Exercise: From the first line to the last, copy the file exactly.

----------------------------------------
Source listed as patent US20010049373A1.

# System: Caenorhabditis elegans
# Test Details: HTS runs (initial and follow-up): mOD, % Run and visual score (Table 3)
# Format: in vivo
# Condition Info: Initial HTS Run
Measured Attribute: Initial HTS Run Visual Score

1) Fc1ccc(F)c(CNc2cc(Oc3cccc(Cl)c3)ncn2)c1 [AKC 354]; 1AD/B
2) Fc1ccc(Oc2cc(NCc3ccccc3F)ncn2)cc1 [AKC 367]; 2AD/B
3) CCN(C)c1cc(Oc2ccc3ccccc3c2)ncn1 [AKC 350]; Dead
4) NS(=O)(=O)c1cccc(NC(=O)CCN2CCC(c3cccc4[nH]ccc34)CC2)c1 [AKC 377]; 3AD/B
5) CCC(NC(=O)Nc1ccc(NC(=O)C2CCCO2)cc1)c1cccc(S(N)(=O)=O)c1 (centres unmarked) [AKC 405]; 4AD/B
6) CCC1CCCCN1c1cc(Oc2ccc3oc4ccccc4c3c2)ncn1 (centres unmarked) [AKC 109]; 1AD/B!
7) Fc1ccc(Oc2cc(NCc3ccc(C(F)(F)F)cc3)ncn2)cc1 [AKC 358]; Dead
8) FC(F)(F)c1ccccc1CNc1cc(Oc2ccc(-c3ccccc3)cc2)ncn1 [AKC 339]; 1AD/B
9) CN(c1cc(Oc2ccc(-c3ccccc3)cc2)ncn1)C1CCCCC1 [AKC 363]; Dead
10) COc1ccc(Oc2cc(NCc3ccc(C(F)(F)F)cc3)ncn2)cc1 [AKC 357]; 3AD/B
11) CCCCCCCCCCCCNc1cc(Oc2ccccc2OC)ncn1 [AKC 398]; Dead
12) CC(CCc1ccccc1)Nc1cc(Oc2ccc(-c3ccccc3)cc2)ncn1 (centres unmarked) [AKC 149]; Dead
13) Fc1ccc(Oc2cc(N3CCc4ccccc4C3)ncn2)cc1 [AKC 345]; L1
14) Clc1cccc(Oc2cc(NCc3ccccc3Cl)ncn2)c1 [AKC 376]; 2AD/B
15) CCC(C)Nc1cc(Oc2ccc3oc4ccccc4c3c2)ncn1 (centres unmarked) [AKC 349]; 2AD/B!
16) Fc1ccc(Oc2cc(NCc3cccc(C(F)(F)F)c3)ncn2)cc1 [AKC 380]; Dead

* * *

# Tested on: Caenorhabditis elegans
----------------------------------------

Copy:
Source listed as patent US20010049373A1.

# System: Caenorhabditis elegans
# Test Details: HTS runs (initial and follow-up): mOD, % Run and visual score (Table 3)
# Format: in vivo
# Condition Info: Initial HTS Run
Measured Attribute: Initial HTS Run Visual Score

1) Fc1ccc(F)c(CNc2cc(Oc3cccc(Cl)c3)ncn2)c1 [AKC 354]; 1AD/B
2) Fc1ccc(Oc2cc(NCc3ccccc3F)ncn2)cc1 [AKC 367]; 2AD/B
3) CCN(C)c1cc(Oc2ccc3ccccc3c2)ncn1 [AKC 350]; Dead
4) NS(=O)(=O)c1cccc(NC(=O)CCN2CCC(c3cccc4[nH]ccc34)CC2)c1 [AKC 377]; 3AD/B
5) CCC(NC(=O)Nc1ccc(NC(=O)C2CCCO2)cc1)c1cccc(S(N)(=O)=O)c1 (centres unmarked) [AKC 405]; 4AD/B
6) CCC1CCCCN1c1cc(Oc2ccc3oc4ccccc4c3c2)ncn1 (centres unmarked) [AKC 109]; 1AD/B!
7) Fc1ccc(Oc2cc(NCc3ccc(C(F)(F)F)cc3)ncn2)cc1 [AKC 358]; Dead
8) FC(F)(F)c1ccccc1CNc1cc(Oc2ccc(-c3ccccc3)cc2)ncn1 [AKC 339]; 1AD/B
9) CN(c1cc(Oc2ccc(-c3ccccc3)cc2)ncn1)C1CCCCC1 [AKC 363]; Dead
10) COc1ccc(Oc2cc(NCc3ccc(C(F)(F)F)cc3)ncn2)cc1 [AKC 357]; 3AD/B
11) CCCCCCCCCCCCNc1cc(Oc2ccccc2OC)ncn1 [AKC 398]; Dead
12) CC(CCc1ccccc1)Nc1cc(Oc2ccc(-c3ccccc3)cc2)ncn1 (centres unmarked) [AKC 149]; Dead
13) Fc1ccc(Oc2cc(N3CCc4ccccc4C3)ncn2)cc1 [AKC 345]; L1
14) Clc1cccc(Oc2cc(NCc3ccccc3Cl)ncn2)c1 [AKC 376]; 2AD/B
15) CCC(C)Nc1cc(Oc2ccc3oc4ccccc4c3c2)ncn1 (centres unmarked) [AKC 349]; 2AD/B!
16) Fc1ccc(Oc2cc(NCc3cccc(C(F)(F)F)c3)ncn2)cc1 [AKC 380]; Dead

* * *

# Tested on: Caenorhabditis elegans